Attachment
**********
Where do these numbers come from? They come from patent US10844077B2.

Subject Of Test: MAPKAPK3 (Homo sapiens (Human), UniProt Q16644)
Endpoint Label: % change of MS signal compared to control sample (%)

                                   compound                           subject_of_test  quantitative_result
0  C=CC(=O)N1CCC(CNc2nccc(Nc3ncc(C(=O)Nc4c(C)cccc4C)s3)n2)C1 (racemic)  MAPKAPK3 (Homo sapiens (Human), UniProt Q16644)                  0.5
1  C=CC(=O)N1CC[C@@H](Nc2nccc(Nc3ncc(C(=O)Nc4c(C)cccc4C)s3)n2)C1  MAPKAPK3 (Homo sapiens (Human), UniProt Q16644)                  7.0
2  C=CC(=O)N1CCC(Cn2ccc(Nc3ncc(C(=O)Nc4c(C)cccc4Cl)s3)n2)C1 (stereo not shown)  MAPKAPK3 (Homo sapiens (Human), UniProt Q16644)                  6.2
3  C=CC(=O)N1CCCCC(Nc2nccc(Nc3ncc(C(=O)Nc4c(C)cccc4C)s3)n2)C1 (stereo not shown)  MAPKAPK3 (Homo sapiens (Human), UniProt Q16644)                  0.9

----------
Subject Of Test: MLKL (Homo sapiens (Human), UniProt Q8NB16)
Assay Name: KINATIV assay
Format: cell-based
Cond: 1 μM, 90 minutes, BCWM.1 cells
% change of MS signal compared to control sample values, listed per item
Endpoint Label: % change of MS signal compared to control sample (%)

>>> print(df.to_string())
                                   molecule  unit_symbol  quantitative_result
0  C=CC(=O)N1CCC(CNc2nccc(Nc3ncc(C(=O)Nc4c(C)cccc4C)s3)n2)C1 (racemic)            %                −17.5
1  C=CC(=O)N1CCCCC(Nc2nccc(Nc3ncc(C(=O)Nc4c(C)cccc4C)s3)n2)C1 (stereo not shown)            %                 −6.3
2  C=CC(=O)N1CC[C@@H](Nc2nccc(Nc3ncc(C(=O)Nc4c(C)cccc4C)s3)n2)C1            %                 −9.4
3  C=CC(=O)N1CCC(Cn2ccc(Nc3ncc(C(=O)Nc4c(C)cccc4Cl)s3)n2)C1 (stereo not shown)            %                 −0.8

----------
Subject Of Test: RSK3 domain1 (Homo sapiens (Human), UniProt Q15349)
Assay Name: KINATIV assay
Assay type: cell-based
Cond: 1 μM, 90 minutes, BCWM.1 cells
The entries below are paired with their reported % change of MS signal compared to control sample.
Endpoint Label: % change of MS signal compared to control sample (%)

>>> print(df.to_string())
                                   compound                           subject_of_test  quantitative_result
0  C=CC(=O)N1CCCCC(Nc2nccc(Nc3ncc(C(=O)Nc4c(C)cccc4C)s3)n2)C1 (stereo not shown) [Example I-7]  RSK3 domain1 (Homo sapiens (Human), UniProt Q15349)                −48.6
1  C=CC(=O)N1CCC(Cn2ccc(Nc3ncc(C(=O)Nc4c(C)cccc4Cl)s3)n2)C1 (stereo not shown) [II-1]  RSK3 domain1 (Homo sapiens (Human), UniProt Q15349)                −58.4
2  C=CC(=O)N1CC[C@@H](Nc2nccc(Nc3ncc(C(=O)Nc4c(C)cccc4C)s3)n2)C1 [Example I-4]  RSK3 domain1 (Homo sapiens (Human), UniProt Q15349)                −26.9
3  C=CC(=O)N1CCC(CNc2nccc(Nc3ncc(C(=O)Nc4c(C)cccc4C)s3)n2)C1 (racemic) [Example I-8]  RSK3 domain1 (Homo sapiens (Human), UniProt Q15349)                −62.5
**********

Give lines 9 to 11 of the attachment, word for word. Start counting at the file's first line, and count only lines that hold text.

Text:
----------
Subject Of Test: MLKL (Homo sapiens (Human), UniProt Q8NB16)
Assay Name: KINATIV assay